Don't get me started on George Masa (1881-1933). A person could spend years investigating the mysteries surrounding the life and work of the Japanese photographer who came to Asheville a century ago. (Actually, people have.) More on this in a future post.
Dry Falls, 1929 and 2009
But for today, here's an accidental then and now pairing. I visited the newly reopened Dry Falls access area on US 64 in the Cullasaja Gorge this week. After returning home, I happened upon a Masa photo of Dry Falls taken in 1929. Though one of my shots was taken from a higher vantage point, I'm not sure I could have recreated the exact view that Masa had. Given the abundant vegetation of the hillside facing the falls, this is probably as close as we'll get to matching the shot from eighty years ago.
An exhibition of George Masa photgraphs will open at Western Carolina University's Fine Arts Museum on Saturday, August 1, with an opening reception from 2:00 to 4:00. And if you've never seen the Paul Bonesteel documentary, The Mystery of George Masa, you've been missing something really special.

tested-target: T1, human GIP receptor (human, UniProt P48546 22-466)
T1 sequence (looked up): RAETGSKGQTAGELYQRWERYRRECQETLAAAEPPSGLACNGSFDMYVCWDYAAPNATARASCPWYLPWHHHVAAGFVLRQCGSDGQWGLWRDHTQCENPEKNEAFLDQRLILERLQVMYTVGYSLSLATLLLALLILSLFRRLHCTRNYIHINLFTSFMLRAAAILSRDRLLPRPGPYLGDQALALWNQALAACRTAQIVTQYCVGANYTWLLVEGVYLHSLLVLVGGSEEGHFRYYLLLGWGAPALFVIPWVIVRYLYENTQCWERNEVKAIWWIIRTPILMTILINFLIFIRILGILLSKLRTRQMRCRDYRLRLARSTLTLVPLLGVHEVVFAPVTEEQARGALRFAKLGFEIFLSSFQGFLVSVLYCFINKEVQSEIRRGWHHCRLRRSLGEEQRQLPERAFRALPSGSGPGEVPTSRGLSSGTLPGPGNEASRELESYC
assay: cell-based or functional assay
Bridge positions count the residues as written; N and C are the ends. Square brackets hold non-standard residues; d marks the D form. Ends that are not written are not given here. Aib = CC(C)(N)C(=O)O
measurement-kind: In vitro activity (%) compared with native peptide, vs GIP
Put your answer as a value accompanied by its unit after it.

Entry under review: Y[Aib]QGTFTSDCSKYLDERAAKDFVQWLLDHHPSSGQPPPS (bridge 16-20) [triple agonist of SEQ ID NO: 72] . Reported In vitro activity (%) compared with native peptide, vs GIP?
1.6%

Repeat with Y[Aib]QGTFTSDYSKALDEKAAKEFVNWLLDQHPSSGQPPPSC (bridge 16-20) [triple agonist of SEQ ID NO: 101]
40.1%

Back to Dry Falls - after a long, long closure, it is open again, with a new and improved parking lot. Also, a catwalk paralleling US 64 provides handicap access for a nice view of the falls (including the scene above). I was worried that they might have "messed up" the trail that leads down to and behind the falls. Certainly, it could have used some work, but if any significant repairs were made to that trail I couldn't tell. Not a problem, though. I'm just happy to get back to one of my favorite waterfalls in these parts.
Here's another Masa image and, appropriately enough, I'm not sure where it was taken. But the play of light is this photograph is striking.
Masa photo of Dry Falls courtesy of the Highlands Historical Society, Inc.
Antisemitism Weaponised, by Israel Shamir - Palestine with its wonderful rolling landscapes and venerable old olive trees, - some of them planted by Mary’s own hands, by the Virgin, Mother of Jesus C...
1 hour ago